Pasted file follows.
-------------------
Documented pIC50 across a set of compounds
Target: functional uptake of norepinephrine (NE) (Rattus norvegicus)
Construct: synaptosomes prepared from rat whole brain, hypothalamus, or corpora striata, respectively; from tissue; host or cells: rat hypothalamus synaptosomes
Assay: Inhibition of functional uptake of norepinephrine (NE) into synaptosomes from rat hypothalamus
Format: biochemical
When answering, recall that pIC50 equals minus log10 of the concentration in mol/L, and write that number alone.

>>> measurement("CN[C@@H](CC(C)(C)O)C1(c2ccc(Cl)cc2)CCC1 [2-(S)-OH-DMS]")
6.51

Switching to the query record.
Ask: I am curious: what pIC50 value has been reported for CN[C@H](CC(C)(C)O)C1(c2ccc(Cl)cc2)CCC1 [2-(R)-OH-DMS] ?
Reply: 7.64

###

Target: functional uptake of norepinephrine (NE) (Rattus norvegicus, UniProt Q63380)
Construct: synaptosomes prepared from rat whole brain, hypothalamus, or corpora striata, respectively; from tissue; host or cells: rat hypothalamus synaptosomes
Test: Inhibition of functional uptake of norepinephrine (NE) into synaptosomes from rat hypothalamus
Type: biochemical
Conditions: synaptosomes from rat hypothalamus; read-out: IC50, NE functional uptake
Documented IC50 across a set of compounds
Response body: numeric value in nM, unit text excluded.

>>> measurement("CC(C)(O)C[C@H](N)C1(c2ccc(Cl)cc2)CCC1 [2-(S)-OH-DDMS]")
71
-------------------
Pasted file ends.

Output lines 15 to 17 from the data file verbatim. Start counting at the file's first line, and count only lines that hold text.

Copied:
Test: Inhibition of functional uptake of norepinephrine (NE) into synaptosomes from rat hypothalamus
Type: biochemical
Conditions: synaptosomes from rat hypothalamus; read-out: IC50, NE functional uptake